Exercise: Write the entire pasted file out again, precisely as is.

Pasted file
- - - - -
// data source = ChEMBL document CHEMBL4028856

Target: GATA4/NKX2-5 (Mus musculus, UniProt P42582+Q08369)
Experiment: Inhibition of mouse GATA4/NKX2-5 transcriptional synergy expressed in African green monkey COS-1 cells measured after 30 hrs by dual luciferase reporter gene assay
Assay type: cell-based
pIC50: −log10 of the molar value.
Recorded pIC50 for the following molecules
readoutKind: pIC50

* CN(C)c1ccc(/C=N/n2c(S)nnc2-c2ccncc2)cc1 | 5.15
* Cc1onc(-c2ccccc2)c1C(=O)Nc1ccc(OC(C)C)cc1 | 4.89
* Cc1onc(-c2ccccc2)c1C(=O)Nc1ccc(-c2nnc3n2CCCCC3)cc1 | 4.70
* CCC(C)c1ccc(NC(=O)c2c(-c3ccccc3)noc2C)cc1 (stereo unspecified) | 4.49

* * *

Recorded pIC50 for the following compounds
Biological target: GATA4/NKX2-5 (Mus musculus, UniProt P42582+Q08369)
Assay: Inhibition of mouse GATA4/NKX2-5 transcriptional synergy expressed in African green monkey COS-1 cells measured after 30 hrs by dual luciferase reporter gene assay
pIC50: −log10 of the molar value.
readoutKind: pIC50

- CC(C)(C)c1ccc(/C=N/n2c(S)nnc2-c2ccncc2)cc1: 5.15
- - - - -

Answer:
// data source = ChEMBL document CHEMBL4028856

Target: GATA4/NKX2-5 (Mus musculus, UniProt P42582+Q08369)
Experiment: Inhibition of mouse GATA4/NKX2-5 transcriptional synergy expressed in African green monkey COS-1 cells measured after 30 hrs by dual luciferase reporter gene assay
Assay type: cell-based
pIC50: −log10 of the molar value.
Recorded pIC50 for the following molecules
readoutKind: pIC50

* CN(C)c1ccc(/C=N/n2c(S)nnc2-c2ccncc2)cc1 | 5.15
* Cc1onc(-c2ccccc2)c1C(=O)Nc1ccc(OC(C)C)cc1 | 4.89
* Cc1onc(-c2ccccc2)c1C(=O)Nc1ccc(-c2nnc3n2CCCCC3)cc1 | 4.70
* CCC(C)c1ccc(NC(=O)c2c(-c3ccccc3)noc2C)cc1 (stereo unspecified) | 4.49

* * *

Recorded pIC50 for the following compounds
Biological target: GATA4/NKX2-5 (Mus musculus, UniProt P42582+Q08369)
Assay: Inhibition of mouse GATA4/NKX2-5 transcriptional synergy expressed in African green monkey COS-1 cells measured after 30 hrs by dual luciferase reporter gene assay
pIC50: −log10 of the molar value.
readoutKind: pIC50

- CC(C)(C)c1ccc(/C=N/n2c(S)nnc2-c2ccncc2)cc1: 5.15